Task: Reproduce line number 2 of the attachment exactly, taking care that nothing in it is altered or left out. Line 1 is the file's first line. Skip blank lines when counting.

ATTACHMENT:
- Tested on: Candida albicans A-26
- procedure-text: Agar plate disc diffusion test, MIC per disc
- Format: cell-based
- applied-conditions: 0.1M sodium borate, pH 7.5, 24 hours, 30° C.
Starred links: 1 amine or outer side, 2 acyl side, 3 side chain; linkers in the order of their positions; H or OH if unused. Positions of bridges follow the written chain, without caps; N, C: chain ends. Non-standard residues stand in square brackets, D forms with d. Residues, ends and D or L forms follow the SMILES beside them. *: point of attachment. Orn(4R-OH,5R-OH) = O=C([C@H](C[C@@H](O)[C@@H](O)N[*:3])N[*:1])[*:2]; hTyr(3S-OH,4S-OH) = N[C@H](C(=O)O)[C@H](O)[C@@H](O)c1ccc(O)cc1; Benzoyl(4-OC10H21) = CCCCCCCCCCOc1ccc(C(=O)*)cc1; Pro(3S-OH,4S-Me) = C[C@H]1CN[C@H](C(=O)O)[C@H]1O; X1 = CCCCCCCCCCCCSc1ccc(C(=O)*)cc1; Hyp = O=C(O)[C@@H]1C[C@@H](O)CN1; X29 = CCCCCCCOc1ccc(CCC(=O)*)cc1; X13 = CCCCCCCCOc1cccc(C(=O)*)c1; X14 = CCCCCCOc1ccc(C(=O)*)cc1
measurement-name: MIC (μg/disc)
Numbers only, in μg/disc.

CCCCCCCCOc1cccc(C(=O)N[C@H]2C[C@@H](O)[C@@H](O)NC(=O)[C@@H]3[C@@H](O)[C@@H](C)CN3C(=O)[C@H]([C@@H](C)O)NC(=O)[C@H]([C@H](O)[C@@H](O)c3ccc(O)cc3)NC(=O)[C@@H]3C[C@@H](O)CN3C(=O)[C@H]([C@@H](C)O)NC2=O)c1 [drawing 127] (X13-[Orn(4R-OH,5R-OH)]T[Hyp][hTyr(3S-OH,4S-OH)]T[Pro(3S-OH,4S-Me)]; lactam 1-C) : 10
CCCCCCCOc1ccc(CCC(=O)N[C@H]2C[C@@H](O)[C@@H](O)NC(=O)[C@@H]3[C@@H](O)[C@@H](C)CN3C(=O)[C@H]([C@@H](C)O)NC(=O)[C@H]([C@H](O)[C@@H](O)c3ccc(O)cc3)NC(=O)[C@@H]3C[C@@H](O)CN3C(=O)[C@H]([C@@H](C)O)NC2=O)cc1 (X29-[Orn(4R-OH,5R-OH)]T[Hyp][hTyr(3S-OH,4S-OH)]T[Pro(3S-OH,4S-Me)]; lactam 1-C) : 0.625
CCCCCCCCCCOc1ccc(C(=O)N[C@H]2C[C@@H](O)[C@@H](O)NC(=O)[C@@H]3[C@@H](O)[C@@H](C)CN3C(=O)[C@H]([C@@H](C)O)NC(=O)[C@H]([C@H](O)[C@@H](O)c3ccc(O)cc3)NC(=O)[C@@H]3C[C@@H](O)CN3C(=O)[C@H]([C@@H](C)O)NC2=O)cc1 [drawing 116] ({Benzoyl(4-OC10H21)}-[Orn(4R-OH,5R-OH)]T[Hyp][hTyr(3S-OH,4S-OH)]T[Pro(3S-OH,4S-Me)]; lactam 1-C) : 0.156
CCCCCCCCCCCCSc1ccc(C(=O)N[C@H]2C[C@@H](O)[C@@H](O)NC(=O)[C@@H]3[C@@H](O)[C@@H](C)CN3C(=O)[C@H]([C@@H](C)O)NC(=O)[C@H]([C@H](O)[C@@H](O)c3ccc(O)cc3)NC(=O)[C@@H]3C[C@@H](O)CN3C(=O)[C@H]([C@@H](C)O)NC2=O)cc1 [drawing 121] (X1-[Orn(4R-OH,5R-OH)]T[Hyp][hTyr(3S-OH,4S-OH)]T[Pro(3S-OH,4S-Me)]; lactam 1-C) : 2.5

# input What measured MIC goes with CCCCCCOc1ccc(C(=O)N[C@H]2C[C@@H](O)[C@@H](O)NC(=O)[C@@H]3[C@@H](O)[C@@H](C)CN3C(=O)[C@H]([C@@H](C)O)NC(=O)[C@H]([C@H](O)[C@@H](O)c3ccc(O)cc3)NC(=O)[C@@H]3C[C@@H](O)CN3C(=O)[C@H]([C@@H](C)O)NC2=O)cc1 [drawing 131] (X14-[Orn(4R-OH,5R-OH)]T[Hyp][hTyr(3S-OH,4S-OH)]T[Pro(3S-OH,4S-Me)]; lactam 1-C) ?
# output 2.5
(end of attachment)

- procedure-text: Agar plate disc diffusion test, MIC per disc